April 13, 2017
Beyond “Plan B”: Crafting Your Career JourneyTags: career, transferable skills
With today’s careers, it is more common than ever before to change directions multiple times in your life. This can happen in the course of a graduate program where perhaps the career you came looking for now looks different to you as your experiences have grown. We have an on-going theme in Core Programs of exploring diverse career trajectories. Below, we emphasize a few lessons shared by Philosophy alums at a recent panel, who are working in very diverse sectors.* Whether or not you are in a Humanities, Social Sciences, or a STEM field, these insights may be of use to you:
Beyond Hoops. We know there are many obligations and milestones to completing a graduate program. Rather than (only) thinking of these requirements as hoops to jump through, take some time to reflect upon the career skills you will gain from them over time—transferable career skills you can utilize for many jobs inside and outside of academia. For example, even when it’s not apparent to you at first, one skill set you develop when completing a thesis or dissertation are project management skills. Skills under project management can include, organization (outlining and prioritizing tasks that need to be completed), time management (setting up and meeting deadlines that are realistic), synthesizing complex ideas and details succinctly (writing up your project), and communication (meeting with advisors to state, clarify, and/or revisit your goals and expectations).
Beyond Job Titles. Instead of focusing solely on job titles during your job search, consider the kind of work you want to do and the kind of setting you would like to work within. What strengths do you have, and where are those best expressed? Recruiting expert Christian Lépolard offers these guiding questions to help you think expansively about your job search, “What is your ultimate career goal, inside and outside of your current organization? What hard skills (practical and theoretical), knowledge, and soft skills do you need to possess in order to get there? What skills do you already have and which ones do you need to acquire? What skills will this next role bring you?” Read more from Lépolard’s article. We would also add, what kinds of tasks and projects fuel your passions? What contribution do you want to make? How do you prefer to spend your time? Reflecting on these questions can help you find a range of ways you might be able to do your best work, rather than limiting yourself to certain job titles.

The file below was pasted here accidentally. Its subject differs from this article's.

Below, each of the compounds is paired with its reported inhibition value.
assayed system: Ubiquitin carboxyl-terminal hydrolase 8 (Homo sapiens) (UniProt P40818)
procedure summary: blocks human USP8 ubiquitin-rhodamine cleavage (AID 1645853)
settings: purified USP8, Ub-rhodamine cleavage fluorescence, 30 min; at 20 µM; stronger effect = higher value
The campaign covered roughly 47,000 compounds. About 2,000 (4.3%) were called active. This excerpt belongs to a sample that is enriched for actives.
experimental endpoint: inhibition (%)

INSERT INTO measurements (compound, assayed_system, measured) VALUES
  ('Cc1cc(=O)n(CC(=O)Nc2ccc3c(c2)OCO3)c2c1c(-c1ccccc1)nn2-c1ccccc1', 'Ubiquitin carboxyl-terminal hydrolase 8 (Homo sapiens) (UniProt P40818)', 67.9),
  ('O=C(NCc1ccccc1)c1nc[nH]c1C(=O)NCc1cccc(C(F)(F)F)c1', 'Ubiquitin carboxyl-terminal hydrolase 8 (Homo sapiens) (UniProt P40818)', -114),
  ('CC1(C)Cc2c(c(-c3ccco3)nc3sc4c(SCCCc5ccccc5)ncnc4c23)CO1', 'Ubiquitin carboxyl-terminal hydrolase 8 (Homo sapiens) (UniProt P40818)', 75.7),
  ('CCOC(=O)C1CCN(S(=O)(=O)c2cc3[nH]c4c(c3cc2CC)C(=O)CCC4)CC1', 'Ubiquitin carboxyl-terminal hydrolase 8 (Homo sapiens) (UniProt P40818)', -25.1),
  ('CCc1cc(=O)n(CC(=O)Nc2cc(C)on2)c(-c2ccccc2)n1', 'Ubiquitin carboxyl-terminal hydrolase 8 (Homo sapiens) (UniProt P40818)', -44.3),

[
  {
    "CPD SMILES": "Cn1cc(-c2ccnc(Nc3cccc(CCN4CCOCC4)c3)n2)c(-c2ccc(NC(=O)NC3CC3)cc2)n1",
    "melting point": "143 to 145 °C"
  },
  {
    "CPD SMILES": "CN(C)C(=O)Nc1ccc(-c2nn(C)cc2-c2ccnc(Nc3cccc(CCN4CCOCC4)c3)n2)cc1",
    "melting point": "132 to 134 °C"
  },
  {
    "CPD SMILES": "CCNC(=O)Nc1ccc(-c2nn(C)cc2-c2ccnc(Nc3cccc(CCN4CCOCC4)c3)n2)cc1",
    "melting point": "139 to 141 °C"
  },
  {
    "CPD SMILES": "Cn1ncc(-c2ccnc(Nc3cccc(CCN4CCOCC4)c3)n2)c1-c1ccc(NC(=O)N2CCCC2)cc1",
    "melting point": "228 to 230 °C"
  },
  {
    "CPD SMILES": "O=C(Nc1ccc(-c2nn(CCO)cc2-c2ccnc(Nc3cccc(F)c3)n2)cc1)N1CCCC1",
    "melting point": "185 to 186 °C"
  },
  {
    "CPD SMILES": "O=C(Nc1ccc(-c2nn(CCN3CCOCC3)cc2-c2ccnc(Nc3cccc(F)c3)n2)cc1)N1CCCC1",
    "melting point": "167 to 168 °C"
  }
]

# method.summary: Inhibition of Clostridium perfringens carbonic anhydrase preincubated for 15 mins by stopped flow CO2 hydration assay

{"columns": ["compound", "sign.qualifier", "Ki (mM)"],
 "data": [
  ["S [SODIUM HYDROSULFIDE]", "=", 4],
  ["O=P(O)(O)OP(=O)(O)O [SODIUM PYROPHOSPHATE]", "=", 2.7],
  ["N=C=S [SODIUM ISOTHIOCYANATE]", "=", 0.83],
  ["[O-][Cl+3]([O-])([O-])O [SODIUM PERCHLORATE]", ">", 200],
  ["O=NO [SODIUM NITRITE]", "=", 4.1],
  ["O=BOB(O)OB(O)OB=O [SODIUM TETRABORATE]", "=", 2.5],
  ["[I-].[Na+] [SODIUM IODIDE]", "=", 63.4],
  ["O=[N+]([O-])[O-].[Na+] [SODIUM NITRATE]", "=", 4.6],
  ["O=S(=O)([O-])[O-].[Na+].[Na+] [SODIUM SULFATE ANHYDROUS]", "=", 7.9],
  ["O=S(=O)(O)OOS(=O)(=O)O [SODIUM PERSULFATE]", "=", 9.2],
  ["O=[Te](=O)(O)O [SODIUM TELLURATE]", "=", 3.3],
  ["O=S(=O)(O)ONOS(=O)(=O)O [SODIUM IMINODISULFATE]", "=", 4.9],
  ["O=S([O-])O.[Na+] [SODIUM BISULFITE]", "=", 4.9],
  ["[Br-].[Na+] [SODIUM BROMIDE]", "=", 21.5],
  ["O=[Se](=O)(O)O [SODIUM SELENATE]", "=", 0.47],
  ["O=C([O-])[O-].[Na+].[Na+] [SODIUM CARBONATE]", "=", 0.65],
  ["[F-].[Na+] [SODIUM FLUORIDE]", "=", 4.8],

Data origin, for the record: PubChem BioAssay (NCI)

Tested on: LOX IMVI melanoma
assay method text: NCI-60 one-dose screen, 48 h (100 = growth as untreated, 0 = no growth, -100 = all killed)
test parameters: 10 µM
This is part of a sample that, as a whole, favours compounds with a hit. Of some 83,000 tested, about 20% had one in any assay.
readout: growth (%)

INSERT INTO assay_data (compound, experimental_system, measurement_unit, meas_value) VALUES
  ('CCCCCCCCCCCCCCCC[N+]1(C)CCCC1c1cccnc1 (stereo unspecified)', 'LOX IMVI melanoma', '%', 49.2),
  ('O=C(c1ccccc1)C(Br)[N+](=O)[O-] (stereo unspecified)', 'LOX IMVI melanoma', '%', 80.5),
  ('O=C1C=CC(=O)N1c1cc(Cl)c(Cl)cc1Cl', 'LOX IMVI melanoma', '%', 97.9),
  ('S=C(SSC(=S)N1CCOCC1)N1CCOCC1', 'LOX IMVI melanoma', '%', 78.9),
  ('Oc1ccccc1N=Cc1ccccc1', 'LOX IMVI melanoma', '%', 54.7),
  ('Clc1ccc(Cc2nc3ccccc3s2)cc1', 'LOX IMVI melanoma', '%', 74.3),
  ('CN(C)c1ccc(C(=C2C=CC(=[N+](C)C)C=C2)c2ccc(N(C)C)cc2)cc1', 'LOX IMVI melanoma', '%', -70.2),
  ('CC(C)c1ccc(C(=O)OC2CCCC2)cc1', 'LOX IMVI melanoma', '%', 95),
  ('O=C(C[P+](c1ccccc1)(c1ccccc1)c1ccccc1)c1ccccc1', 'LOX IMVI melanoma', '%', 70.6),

Beyond a “Career Path.” If we shift our thinking away from the idea of a “career path” (often imagined as linear) towards the notion of a career journey, then we open ourselves up to change, flexibility, and opportunity. Sometimes you just need to get your foot in the door at an organization or institution. Start out with a short-term internship (or in other instances, see if there are volunteer positions), as this experience will help you determine if you will enjoy working there and if the work and the workplace culture allow you to thrive. The right kind of entry-level position can open more doors quickly once you shine. It may not be a straight shot through to your dream job, but you increase your professional networks and get to showcase your talents along the way! Also, think broadly about a range of jobs that match your technical and transferable skills. Career strengths assessments such as this free one can help you do just that.
Spring can be a job search season for you, or perhaps a chance to line up more growth opportunities once summer arrives. It can also be a time to consider making a 1-1 appointment with a UW career advisor who can help give you feedback on your resume or CV. We are cheering for you – let us know how it is going!
Kelly, Jaye, and Ziyan
*Acknowledgements to panelists Summer Archarya, Dustyn Addington, Karen Emmerman, and Ann Owens from the Philosophy Branches Out event. This event was held on February 28, 2017 at UW Seattle and was co-sponsored by the UW Philosophy Department, the Simpson Center for the Humanities, and Core Programs in the Graduate School.